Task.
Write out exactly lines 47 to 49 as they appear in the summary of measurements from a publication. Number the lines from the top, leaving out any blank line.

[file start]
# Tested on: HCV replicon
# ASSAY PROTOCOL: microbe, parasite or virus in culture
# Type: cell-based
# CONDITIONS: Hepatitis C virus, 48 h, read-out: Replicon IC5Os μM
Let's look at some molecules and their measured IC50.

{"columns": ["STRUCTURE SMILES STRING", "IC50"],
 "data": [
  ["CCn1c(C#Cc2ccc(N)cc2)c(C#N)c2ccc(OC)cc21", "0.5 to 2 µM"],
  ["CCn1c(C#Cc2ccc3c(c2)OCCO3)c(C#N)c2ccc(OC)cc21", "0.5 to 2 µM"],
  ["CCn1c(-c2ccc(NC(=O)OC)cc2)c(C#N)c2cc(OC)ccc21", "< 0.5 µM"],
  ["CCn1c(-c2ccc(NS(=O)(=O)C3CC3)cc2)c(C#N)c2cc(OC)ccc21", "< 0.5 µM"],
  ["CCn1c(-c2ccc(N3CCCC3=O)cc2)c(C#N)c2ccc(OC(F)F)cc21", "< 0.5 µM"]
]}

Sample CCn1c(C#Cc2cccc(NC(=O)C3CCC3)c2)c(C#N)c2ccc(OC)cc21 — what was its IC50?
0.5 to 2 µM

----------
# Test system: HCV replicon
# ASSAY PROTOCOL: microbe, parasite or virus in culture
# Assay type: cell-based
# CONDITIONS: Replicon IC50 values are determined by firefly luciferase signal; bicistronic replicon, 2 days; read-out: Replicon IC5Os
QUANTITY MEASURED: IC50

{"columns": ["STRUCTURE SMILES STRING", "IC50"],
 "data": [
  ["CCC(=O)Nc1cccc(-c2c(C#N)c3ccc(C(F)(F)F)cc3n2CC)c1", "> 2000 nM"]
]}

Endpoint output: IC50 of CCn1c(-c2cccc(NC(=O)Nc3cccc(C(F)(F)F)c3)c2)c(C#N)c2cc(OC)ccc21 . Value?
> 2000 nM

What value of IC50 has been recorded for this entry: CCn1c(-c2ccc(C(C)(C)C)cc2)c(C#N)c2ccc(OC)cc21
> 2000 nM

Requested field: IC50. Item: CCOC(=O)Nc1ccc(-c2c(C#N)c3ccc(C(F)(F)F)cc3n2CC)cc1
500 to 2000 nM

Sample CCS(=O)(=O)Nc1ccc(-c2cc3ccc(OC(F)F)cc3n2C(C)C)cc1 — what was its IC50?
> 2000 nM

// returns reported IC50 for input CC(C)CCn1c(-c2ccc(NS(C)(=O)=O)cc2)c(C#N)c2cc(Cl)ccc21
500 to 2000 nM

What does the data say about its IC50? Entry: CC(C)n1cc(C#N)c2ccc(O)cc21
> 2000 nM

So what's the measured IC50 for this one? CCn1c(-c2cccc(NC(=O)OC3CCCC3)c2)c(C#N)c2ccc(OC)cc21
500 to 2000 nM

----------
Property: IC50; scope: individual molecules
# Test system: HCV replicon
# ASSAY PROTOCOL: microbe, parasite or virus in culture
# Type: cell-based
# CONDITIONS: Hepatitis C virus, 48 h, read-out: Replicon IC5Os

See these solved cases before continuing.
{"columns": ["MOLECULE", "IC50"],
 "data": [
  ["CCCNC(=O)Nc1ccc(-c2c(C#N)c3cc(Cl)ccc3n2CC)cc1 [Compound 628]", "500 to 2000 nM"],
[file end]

{"columns": ["MOLECULE", "IC50"],
 "data": [
  ["CCCNC(=O)Nc1ccc(-c2c(C#N)c3cc(Cl)ccc3n2CC)cc1 [Compound 628]", "500 to 2000 nM"],